• Criminal offenses will lead to penalty period (raised by 50% from the present level) and more types of crime will lead to permanent exclusion
  • Passed exam of Prøve i dansk 2 or similar (used to be dansk 1)
  • Ordinary full time job for minimum 2 1/2 years out of the last 3 years (education and part time jobs will no longer count)

Supplementary requirements (at least two of the following have to be met as well):

  • Passed citizen test (a lighter version of the citizenship test)
  • Proof of being an active citizen during 1 year (for example, being a member of the school board)
  • Ordinary full time job during 4 years
  • A yearly, taxable income of minimum 270,000 DKR on average for the last two years

Easier access for refugees will be revoked, so that everybody has to meet the same requirements in the future. The only exemption is proof of not being able to meet some of the criteria due to lasting disability (here The Disability Convention comes into force). Dispensation will also be fully or partly possible for people on retirement or early retirement pension.

On all parameters, the requirements have been raised compared to the present rules, and in the future quite a large amount of refugees will never be able to meet them. Especially full time job and Prøve i dansk 2 are out of reach for many refugees. To understand why, read more about language schools here and job statistics here (in Danish). 

Permanent residence permit is a condition to obtain citizenship, and also to bring a spouse to Denmark (exempt are refugees who already established a family before leaving), and for refugees it is an emotionally important thing to know that you can stay.

Will affect all applications after December 10th 2015.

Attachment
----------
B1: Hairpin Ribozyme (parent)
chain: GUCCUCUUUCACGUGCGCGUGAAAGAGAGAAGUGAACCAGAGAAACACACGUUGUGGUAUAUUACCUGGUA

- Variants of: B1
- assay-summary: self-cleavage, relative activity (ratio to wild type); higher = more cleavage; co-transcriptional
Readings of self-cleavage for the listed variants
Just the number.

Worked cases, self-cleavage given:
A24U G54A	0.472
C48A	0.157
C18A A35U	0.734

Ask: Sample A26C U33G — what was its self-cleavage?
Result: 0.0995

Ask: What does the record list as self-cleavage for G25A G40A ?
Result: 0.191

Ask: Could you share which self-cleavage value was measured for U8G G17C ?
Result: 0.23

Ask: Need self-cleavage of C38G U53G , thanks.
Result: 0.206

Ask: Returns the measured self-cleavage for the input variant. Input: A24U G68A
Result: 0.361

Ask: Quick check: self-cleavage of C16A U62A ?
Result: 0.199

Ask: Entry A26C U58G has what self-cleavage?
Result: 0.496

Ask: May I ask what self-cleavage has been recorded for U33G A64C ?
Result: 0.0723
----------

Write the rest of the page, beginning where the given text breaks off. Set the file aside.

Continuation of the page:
4. Stricter rules for withdrawing a residence permit from a refugee

As a refugee you will be issued either a foreigner's passport or a convention passport, and in the passport is marked a ban on entry to the home country. In the future this can also be to other countries. A violation will lead to loosing the residence permit in Denmark, and the option will be used more than now. In certain cases it is possible to apply for a permit to entry on beforehand (for example, to a funeral).

5. Fees

Some years ago, certain types of applications and complaints cost a fee, and these will be reintroduced. It will, however, still be free of cost to apply for asylum, appeal to the Refugee Appeals Board and apply for family reunification for refugees. In other cases, the fee must be paid before admitting the application, and in certain cases the fee will be reimbursed. 

Family reunification + §9c,1: 7,000 DKR
Extension of permit (not asylum): 1,800 DKR
Permanent residence permit: 3,700 DKR
Appeal to the Immigration Board: 805 DKR

Will affect all applications after March 1st 2016.

6. Self payment of transport for family reunification